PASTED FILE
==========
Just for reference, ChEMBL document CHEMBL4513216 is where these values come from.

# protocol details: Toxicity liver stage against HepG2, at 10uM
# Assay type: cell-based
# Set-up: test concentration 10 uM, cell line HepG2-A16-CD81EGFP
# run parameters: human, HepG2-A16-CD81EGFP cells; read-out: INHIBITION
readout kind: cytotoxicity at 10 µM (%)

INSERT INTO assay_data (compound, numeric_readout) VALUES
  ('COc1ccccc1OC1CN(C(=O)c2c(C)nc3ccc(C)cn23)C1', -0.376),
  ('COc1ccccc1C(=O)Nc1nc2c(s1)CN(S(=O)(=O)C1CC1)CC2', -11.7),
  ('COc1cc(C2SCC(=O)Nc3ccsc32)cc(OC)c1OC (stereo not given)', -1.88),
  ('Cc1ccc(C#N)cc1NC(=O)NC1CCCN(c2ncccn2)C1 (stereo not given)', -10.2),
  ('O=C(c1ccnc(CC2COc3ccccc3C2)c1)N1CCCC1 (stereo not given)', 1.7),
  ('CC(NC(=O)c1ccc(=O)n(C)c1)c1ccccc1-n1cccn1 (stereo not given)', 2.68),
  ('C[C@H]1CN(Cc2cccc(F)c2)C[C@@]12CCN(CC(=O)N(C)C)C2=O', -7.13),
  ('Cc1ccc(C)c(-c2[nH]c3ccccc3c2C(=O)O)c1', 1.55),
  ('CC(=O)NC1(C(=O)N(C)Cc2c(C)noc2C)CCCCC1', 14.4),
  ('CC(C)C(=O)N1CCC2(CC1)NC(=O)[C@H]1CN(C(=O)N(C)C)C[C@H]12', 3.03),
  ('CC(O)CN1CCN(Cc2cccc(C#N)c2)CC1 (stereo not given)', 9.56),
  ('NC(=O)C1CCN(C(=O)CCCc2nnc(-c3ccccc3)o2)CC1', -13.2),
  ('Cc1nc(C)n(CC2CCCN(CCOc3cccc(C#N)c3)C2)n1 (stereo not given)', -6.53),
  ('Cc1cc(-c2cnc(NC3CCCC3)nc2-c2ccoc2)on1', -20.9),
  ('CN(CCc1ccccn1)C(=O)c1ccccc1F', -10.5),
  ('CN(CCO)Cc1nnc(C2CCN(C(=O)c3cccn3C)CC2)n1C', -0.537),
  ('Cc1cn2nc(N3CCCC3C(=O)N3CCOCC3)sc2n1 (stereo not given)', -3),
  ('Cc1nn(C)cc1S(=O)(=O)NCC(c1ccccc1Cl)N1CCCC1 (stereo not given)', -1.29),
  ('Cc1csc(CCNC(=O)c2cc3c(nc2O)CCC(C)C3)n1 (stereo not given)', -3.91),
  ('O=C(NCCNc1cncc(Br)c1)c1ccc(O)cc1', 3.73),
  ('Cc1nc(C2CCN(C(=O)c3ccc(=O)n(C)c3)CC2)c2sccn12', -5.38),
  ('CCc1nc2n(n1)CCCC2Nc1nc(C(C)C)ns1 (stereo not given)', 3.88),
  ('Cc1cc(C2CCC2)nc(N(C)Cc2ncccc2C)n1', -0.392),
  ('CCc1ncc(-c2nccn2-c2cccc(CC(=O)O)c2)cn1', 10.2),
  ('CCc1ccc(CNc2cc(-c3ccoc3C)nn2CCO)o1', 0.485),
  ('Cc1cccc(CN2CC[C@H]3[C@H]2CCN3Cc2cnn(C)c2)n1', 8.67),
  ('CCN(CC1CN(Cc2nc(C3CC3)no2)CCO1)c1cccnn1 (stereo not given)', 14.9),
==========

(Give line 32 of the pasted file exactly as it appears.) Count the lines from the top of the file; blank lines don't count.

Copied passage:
  ('CCc1ccc(CNc2cc(-c3ccoc3C)nn2CCO)o1', 0.485),